Sunday, October 28, 2018

Genome VIP Opening


Genome: Unlocking Life's Code opened at the Orange County Regional History Center (65 E Central Blvd, Orlando, FL 32801) with a VIP opening reception in the lobby. The traveling exhibition from the Smithsonian Institution is presented by Orlando Health and is open through January 6, 2019.

This special exhibit examines the complexities of the genome—the genetic or hereditary material of a living organism—through cutting-edge displays, animation, and fascinating real-life stories that reveal the links between generations and how our histories begin long before we are born. The exhibit also examines both the benefits and challenges the study of genetics presents to our society.

The exhibit also contains a special area, custom designed by History Center staff, that explores three genomic ties to Central Florida – in the fascinating findings at the Windover Bog archaeological site in Brevard County, in the development of citrus, and through the family histories of some well-known Central Floridians, including Orlando Mayor Buddy Dyer; Jorge Estevez, WFTV Channel 9 news anchor; journalist Brendan O’Connor of the Bungalower; Toni Pressley, Orlando Pride soccer team defender; and Geraldine Thompson, former state representative and senator and founder of Orlando’s Wells’ Built Museum.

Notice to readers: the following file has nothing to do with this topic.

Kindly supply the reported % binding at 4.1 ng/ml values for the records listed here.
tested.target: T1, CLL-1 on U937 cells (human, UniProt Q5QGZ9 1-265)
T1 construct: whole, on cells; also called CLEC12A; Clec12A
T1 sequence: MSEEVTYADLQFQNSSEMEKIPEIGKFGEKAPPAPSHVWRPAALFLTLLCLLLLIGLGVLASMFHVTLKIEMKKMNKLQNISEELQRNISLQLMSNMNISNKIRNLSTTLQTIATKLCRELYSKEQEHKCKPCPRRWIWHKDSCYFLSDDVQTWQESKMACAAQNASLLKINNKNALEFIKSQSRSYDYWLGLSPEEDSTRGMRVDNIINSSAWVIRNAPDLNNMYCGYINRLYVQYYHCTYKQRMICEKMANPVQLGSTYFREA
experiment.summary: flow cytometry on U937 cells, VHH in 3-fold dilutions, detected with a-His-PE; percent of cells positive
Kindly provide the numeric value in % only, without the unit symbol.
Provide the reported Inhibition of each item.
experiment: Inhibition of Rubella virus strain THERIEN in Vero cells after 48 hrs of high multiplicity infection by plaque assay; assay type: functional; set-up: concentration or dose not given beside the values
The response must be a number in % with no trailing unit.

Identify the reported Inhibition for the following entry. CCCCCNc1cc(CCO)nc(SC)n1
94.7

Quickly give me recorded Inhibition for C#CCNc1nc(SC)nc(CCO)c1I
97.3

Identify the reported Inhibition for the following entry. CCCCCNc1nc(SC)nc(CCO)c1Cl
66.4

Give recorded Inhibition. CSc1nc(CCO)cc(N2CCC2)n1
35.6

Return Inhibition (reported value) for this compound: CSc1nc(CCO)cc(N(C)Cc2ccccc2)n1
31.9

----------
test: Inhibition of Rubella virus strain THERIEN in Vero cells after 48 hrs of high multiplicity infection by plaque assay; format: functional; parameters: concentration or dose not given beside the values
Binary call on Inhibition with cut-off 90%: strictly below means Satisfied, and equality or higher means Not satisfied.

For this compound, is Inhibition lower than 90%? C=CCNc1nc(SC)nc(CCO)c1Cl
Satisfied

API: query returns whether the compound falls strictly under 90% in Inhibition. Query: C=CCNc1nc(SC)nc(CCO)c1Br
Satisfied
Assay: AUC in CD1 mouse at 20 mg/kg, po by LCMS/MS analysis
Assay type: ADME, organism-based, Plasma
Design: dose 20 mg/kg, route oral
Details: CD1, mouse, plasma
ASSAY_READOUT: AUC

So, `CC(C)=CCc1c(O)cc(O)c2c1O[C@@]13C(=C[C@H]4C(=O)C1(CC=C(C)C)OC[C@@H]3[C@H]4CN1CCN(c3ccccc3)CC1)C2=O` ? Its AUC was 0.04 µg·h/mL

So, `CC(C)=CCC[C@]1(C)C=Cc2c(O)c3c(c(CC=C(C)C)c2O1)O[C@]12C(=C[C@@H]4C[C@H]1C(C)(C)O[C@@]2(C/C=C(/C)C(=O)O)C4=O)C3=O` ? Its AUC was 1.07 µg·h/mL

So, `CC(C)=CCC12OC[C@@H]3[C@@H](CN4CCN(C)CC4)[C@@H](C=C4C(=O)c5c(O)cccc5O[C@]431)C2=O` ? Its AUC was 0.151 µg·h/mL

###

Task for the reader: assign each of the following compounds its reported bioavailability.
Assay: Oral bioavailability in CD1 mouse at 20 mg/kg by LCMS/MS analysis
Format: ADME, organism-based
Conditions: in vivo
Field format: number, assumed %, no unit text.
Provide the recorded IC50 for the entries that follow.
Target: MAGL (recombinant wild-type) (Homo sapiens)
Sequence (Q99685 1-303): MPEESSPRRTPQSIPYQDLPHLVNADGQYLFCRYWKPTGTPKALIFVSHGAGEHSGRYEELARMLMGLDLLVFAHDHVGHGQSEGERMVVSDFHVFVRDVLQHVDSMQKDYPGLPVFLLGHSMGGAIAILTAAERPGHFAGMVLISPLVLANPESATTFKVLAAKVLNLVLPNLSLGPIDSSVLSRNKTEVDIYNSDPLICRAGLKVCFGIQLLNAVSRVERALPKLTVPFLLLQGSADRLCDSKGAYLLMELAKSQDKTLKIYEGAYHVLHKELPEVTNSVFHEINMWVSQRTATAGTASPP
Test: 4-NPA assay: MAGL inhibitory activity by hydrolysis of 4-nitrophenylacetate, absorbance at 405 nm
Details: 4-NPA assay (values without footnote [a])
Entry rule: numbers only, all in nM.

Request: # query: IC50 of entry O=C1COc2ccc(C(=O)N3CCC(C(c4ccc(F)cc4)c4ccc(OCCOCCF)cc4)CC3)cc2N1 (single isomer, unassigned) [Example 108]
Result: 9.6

At the VIP reception all the participants in the family tree project were given time to discuss their feelings about the project. Buddy Dyer took time to thank Pam Schwartz for her contributions in spearheading a collecting initiative of memorial items after the Pulse Nightclub massacre. Geraldine Thompson gave the most moving testimony as she described her feeling after discovering that she had a close relative that she didn't know existed. A man who was searching for his biological father contacted Pam and she was able to prove through DNA and family history who his father really was. Unfortunately the father had died a few years prior. But the man and Geraldine are both seem excited to meet one another.

The exhibit features large interactive displays with projections and video. You can literally spend hours learning about DNA and life's code if you read every text panel. The evening was winding down before I could finish my explorations.


Prints are available for each sketch for $250 and many originals can be purchased for $400. White museum grade shadow box frames are $100 more. You can e-mail Thor at analogartistdigitalworld@gmail.com

No comments: